Rosanna Licari

Have you ever wondered how a poem begins? While the term poetic genesis sounds biblical – which is ironic as poets can be such an irreverent bunch – it refers to the birth of a poem.

Writers can grapple with beginnings in all genres, but there are some basic moves that this poet uses to make it happen.

So where is inspiration, the creative spark that will ignite the poetic process? Here’s the thing: it’s everywhere and anywhere.

It can stem from personal experience (a biggie when it comes to inspiration), eavesdropping on conversations (a bit naughty, I know), art (a favourite of mine), film, nature (absolutely) or a subject area you are interested in.

The list is endless and depends on where my focus is. However, it’s essential that I’m passionate about what I’m writing. If I’m not committed, I just can’t fake it. I won’t get in the zone.

I often write outside my subject area (double major in Italian and drama). I love watching documentaries and reading about science, evolution and the natural world. I am constantly curious about what’s out there and how it happens.

This means doing research, as I have to have some knowledge of the processes and terminology of the area otherwise it won’t work. I can’t say the “thingo” that operates the “gizmo”, or the “whatsy” that makes the “stuff”.

Research is not as daunting as it sounds. Actually, it’s quite engrossing, and there are many credible and easy-to-read science journals on the web. For example, Live Science or Nature.

In my latest poetry collection, Earlier, a poem that fits the bill is Finding Lucy, Ethiopia 1974. I became fascinated with the discovery of a hominid, Lucy, discovered by Donald Johanson and his assistant Tom Gray. Lucy proved to be an important human ancestor.

Key discoveries and considerations were as follows: the team of paleoanthropologists in Ethiopia liked to listen to The Beatles. On the night of the discovery, a song that was played repeatedly was Lucy in the Sky With Diamonds.

Someone suggested the hominid be called Lucy and it stuck. The song was from the classic 1967 album, Sgt Pepper’s Lonely Hearts Club Band. Beatles tragics will know the story of John Lennon writing this song after his son Julian came home from nursery school with a drawing which he said was of Lucy in the sky, with diamonds.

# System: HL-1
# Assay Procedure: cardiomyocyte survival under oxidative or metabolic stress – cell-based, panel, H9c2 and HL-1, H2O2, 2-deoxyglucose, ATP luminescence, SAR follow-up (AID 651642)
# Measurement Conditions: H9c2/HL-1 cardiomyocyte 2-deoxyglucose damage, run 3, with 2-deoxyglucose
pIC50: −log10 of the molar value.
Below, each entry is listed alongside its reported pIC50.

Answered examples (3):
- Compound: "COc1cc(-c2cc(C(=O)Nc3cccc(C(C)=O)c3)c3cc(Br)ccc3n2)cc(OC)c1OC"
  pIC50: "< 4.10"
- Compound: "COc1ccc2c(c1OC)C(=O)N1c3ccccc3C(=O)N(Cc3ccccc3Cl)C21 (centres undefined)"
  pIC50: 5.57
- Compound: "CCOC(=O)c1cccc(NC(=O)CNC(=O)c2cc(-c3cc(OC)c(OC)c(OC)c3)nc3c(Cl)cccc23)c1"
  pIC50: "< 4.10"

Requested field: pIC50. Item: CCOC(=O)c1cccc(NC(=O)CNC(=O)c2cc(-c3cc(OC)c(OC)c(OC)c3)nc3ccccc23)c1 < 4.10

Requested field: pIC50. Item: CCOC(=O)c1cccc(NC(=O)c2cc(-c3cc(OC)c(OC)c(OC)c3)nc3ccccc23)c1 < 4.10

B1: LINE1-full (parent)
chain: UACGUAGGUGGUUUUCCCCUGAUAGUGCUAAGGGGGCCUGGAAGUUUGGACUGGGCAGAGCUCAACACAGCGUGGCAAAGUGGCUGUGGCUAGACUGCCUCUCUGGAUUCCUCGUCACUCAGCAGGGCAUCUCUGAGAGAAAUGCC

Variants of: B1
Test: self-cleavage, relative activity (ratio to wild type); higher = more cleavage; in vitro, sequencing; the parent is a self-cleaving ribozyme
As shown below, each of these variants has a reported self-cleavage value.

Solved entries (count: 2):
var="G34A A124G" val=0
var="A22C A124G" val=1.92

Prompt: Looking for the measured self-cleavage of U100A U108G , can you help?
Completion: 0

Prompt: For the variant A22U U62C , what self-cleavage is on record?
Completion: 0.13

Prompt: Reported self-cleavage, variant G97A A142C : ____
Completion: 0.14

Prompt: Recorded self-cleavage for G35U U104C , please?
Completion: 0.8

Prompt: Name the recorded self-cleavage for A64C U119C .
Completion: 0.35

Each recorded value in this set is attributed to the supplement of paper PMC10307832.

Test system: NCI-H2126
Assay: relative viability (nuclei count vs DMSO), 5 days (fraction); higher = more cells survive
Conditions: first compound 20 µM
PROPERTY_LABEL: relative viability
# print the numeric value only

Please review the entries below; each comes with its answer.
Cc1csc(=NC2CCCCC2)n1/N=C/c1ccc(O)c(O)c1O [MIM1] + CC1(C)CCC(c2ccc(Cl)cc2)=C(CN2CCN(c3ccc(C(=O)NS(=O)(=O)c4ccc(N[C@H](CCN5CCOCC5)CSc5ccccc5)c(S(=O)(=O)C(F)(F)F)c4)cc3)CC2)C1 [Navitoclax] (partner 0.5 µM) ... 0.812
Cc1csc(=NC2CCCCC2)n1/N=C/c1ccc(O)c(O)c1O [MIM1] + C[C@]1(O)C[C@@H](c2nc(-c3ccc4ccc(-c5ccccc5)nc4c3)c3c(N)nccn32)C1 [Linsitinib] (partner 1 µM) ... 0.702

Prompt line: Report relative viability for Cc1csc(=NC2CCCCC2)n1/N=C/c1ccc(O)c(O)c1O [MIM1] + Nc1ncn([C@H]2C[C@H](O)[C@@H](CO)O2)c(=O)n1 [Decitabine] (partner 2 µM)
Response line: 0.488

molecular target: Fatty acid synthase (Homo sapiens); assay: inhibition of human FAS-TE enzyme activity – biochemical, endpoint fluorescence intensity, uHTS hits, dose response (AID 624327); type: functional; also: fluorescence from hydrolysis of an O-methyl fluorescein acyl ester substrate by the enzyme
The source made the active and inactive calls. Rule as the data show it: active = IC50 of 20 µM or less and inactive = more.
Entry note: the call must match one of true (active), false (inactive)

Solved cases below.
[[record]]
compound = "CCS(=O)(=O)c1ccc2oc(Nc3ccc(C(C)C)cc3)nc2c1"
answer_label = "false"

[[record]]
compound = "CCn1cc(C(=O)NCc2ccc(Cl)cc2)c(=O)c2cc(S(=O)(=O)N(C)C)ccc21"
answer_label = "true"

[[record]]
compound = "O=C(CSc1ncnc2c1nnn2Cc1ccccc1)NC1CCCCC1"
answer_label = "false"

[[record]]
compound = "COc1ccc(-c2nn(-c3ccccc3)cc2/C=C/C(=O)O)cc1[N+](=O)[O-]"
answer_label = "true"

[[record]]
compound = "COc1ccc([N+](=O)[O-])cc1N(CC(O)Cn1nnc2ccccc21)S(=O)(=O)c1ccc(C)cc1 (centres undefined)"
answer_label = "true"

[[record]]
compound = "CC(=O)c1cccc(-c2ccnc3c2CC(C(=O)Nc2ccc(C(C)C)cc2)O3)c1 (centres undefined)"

Importantly, the Ethiopians named Lucy Dinknesh, Amharic for “you are wonderful”. Finally, I had to include some scientific facts. For example, the scientific significance and its scientific name (fossil AL 288-1).

I chose quite quickly to make it a narrative and wasn’t worried about the poem’s structure, that is, whether it would be in free verse or a prose poem. I had to incorporate the above not only into the narrative but into the poem’s language as well.

The most important thing always is to capture the words or ideas, using notes (in a notebook, on margins of the TV guide or on a paper napkin) and recordings (on my mobile). It’s from here that imagination and emotions kick in.

I pictured myself there. What’s going on in Johanson’s mind? What’s it like being in the desert? What would he see or feel? And so on. This is where the thrill is.

Some basic techniques were the repetition of concepts and language to build ambience – the heat, the searching, the locals’ reaction and the musical influence.

For example, I had Johanson’s “hat baking his brain”, the team was the “fervid expedition”. I alluded to the chorus of an early Beatles song (Yes, yeah) and juxtaposed that with what Johanson was feeling while he was tramping around the landscape. This personalised the narrative. Drafts later, the poem appeared.

The poem has to interest the reader right away, with all the threads coming together in the final version, which begins like this:

Asleep in the tent

Johanson’s dream is a mix

of bone shards, psychedelic dust

and fragments of lyrics

from three-chord Beatles choruses

Yes, yeah …


This place has to be full

of hominid bones.

And so, dear reader, I’ve taken you to the beginning of the poem. I will leave you to find your way to the end.

Rosanna E. Licari is the poetry editor of online literary journal, StylusLit. Order her latest collection Earlier (Ginninderra Press, Port Adelaide, 2023) from the publisher or your favourite bookseller. Digital copies at and other online platforms.

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